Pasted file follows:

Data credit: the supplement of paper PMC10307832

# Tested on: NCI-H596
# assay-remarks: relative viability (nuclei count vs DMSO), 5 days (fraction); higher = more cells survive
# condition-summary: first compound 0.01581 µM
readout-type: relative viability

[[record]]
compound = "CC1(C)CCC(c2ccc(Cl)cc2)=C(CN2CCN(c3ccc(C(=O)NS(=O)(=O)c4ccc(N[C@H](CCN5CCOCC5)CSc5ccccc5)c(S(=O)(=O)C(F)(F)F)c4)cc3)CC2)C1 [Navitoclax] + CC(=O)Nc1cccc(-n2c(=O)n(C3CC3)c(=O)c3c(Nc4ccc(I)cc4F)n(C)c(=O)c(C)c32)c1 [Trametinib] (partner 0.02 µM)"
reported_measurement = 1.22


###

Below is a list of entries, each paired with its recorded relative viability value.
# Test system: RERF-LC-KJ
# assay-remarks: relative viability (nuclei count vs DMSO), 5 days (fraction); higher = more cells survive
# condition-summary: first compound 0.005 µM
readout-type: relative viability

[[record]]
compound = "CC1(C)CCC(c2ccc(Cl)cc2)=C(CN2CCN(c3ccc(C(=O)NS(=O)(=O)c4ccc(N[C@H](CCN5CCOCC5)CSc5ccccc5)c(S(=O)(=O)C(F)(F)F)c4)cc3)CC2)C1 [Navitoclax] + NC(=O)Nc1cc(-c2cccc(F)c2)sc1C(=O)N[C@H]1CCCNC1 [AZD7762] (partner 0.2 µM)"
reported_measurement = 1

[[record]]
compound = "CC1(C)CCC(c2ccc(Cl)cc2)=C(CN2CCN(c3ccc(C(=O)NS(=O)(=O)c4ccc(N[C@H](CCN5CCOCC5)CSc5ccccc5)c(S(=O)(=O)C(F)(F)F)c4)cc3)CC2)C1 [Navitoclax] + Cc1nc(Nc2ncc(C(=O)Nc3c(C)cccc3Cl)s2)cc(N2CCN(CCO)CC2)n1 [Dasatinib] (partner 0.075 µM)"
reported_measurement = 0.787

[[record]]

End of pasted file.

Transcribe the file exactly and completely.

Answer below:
Data credit: the supplement of paper PMC10307832

# Tested on: NCI-H596
# assay-remarks: relative viability (nuclei count vs DMSO), 5 days (fraction); higher = more cells survive
# condition-summary: first compound 0.01581 µM
readout-type: relative viability

[[record]]
compound = "CC1(C)CCC(c2ccc(Cl)cc2)=C(CN2CCN(c3ccc(C(=O)NS(=O)(=O)c4ccc(N[C@H](CCN5CCOCC5)CSc5ccccc5)c(S(=O)(=O)C(F)(F)F)c4)cc3)CC2)C1 [Navitoclax] + CC(=O)Nc1cccc(-n2c(=O)n(C3CC3)c(=O)c3c(Nc4ccc(I)cc4F)n(C)c(=O)c(C)c32)c1 [Trametinib] (partner 0.02 µM)"
reported_measurement = 1.22


###

Below is a list of entries, each paired with its recorded relative viability value.
# Test system: RERF-LC-KJ
# assay-remarks: relative viability (nuclei count vs DMSO), 5 days (fraction); higher = more cells survive
# condition-summary: first compound 0.005 µM
readout-type: relative viability

[[record]]
compound = "CC1(C)CCC(c2ccc(Cl)cc2)=C(CN2CCN(c3ccc(C(=O)NS(=O)(=O)c4ccc(N[C@H](CCN5CCOCC5)CSc5ccccc5)c(S(=O)(=O)C(F)(F)F)c4)cc3)CC2)C1 [Navitoclax] + NC(=O)Nc1cc(-c2cccc(F)c2)sc1C(=O)N[C@H]1CCCNC1 [AZD7762] (partner 0.2 µM)"
reported_measurement = 1

[[record]]
compound = "CC1(C)CCC(c2ccc(Cl)cc2)=C(CN2CCN(c3ccc(C(=O)NS(=O)(=O)c4ccc(N[C@H](CCN5CCOCC5)CSc5ccccc5)c(S(=O)(=O)C(F)(F)F)c4)cc3)CC2)C1 [Navitoclax] + Cc1nc(Nc2ncc(C(=O)Nc3c(C)cccc3Cl)s2)cc(N2CCN(CCO)CC2)n1 [Dasatinib] (partner 0.075 µM)"
reported_measurement = 0.787

[[record]]